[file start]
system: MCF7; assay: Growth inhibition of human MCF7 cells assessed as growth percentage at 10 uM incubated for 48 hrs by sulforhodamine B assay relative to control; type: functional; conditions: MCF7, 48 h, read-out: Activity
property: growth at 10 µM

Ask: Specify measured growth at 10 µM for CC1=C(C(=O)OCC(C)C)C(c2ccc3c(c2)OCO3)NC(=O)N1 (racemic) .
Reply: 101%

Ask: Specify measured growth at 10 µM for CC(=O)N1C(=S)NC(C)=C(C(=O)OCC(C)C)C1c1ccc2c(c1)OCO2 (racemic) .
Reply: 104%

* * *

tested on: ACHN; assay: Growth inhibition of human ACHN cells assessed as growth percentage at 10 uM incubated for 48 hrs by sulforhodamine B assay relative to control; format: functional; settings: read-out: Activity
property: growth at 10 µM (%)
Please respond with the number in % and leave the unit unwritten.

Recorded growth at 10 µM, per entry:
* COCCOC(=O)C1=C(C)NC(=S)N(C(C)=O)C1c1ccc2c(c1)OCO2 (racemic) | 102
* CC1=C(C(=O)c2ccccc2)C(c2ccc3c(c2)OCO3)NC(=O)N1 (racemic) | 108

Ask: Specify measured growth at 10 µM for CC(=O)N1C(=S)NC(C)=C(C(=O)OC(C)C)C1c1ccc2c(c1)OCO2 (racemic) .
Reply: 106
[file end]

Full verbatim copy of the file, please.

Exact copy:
system: MCF7; assay: Growth inhibition of human MCF7 cells assessed as growth percentage at 10 uM incubated for 48 hrs by sulforhodamine B assay relative to control; type: functional; conditions: MCF7, 48 h, read-out: Activity
property: growth at 10 µM

Ask: Specify measured growth at 10 µM for CC1=C(C(=O)OCC(C)C)C(c2ccc3c(c2)OCO3)NC(=O)N1 (racemic) .
Reply: 101%

Ask: Specify measured growth at 10 µM for CC(=O)N1C(=S)NC(C)=C(C(=O)OCC(C)C)C1c1ccc2c(c1)OCO2 (racemic) .
Reply: 104%

* * *

tested on: ACHN; assay: Growth inhibition of human ACHN cells assessed as growth percentage at 10 uM incubated for 48 hrs by sulforhodamine B assay relative to control; format: functional; settings: read-out: Activity
property: growth at 10 µM (%)
Please respond with the number in % and leave the unit unwritten.

Recorded growth at 10 µM, per entry:
* COCCOC(=O)C1=C(C)NC(=S)N(C(C)=O)C1c1ccc2c(c1)OCO2 (racemic) | 102
* CC1=C(C(=O)c2ccccc2)C(c2ccc3c(c2)OCO3)NC(=O)N1 (racemic) | 108

Ask: Specify measured growth at 10 µM for CC(=O)N1C(=S)NC(C)=C(C(=O)OC(C)C)C1c1ccc2c(c1)OCO2 (racemic) .
Reply: 106